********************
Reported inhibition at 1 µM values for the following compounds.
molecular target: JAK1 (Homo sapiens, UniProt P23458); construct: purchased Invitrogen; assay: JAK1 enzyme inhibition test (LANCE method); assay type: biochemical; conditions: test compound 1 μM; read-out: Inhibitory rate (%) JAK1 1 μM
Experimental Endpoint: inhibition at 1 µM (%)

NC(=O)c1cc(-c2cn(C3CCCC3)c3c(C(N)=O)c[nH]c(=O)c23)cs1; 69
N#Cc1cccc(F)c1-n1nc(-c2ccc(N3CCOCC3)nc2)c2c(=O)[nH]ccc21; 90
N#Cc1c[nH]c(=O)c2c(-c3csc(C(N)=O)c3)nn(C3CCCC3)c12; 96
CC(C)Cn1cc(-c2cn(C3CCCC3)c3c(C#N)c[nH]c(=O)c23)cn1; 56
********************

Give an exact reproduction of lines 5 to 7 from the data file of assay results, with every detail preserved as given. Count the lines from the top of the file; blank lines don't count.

N#Cc1cccc(F)c1-n1nc(-c2ccc(N3CCOCC3)nc2)c2c(=O)[nH]ccc21; 90
N#Cc1c[nH]c(=O)c2c(-c3csc(C(N)=O)c3)nn(C3CCCC3)c12; 96
CC(C)Cn1cc(-c2cn(C3CCCC3)c3c(C#N)c[nH]c(=O)c23)cn1; 56